• Texas Assessment of Knowledge and Skills (TAKS): Science and social studies; 11th grade
  • Virginia Standards of Learning Test (SOL): Administered at the end of courses English, math, history, social science, and science.

The following states will implement a graduation exam by the end of the 2009 school year, according to the Center of Education Policy:

  • Arkansas Comprehensive Assessment Program
  • Maryland HS Assessment (HSA)
  • Oklahoma End-of-Instruction Exams (EOI)
  • Washington Assessment of Student Learning (WASL)

What are the Differences Between the State Exams?
The most important difference in exit exams to students is the policy regarding failure of an exit exam. Although passing is technically required for gradation, the tendency of school boards to withhold a diploma was far more strict when these tests were initially distributed, according to the Center of Education Policy. Many schools had a vast percentage of student failures, and schools became more lenient on their policies for graduation.

Currently, the policy for failing high school based on the graduation exams differ by state. In Alaska, California, Florida, Georgia, Massachusetts, Mississippi, Nevada, New Mexico, North Carolina, South Carolina, Tennessee, Utah, and Virginia award students a different diploma based on their achievement on the exit exam. Some states also allow a substituted grade. For example, if a student fails the state graduation exam, but earns a high score on the Standardized Aptitude Test (SAT), the student will still be allowed to graduate. The states allowing substitution are Alabama, Florida, Idaho, Maryland, New York, North Carolina, and Virginia. Alaska, Georgia, Idaho, Indiana, Massachusetts, Mississippi, New Mexico, Ohio, and Utah accept appeals for graduation if the student fails. The remaining states do not permit graduation until the exit exam is passed.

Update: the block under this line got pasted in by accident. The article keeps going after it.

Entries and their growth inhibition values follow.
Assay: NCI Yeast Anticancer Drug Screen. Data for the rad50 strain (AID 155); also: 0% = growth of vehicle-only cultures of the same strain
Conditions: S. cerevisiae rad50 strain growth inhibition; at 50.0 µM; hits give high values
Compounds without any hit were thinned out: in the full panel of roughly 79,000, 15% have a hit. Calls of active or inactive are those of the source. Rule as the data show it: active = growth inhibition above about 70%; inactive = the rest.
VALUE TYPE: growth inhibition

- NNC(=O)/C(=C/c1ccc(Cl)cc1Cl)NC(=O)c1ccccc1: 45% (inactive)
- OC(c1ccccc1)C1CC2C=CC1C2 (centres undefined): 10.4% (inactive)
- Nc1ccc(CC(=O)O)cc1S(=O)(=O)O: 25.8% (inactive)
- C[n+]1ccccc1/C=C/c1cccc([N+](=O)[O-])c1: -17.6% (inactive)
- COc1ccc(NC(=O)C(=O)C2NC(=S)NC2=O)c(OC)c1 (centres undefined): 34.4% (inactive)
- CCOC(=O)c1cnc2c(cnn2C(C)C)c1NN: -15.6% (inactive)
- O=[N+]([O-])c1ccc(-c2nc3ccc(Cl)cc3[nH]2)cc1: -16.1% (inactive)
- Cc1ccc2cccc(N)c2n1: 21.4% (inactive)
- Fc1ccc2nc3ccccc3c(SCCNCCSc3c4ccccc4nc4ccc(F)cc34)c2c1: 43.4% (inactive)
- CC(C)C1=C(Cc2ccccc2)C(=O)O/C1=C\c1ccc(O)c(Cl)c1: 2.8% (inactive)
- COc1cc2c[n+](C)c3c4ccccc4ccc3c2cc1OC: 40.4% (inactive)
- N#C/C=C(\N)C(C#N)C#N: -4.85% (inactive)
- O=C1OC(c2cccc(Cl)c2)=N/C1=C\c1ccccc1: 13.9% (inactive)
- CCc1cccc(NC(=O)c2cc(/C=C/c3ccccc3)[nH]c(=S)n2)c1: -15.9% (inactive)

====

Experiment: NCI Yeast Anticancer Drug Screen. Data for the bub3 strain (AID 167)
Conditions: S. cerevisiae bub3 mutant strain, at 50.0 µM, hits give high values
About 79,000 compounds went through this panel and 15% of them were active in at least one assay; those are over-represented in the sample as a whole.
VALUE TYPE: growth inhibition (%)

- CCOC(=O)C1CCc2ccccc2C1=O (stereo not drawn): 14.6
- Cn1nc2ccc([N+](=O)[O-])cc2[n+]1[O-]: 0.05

However, most states begin administration of the test in the sophomore year of high school, or sooner. Students who do not pass are allowed to retake the test until it is passed. Because many of the exams are at the proficiency level of the grade in which the test is first administered, students should be able to complete the exam if they can complete their coursework.

How do the Exams Work?
Tests are given in the high school where the student takes daily classes. There is no direct cost, as the expenses are paid by tax dollars. The tests are administered on paper, filling in dots with pencil to be graded by computer. The tests are written by the public school administration of each state. The tests range in length and time, but are typically given over a two day period and take a total of approximately 6.5 hours. The questions are multiple choice.
Many tests are now being reformatted so that they will be administered at the end of required courses. Some states have already adopted this method.

How Do I Prepare?
The most fundamental way to prepare for the tests is to study hard in the classes that will be tested on the exit exams. Many teachers consider these tests to reflect upon their teaching abilities, and will frequently gear the course work toward the tests themselves.
In addition, a free class can be completed online to assure success on the exams at Exit Exam Help.

If you're getting ready to take your state graduation exam, take a look at our State Graduate Test Directory.

Bookmark Page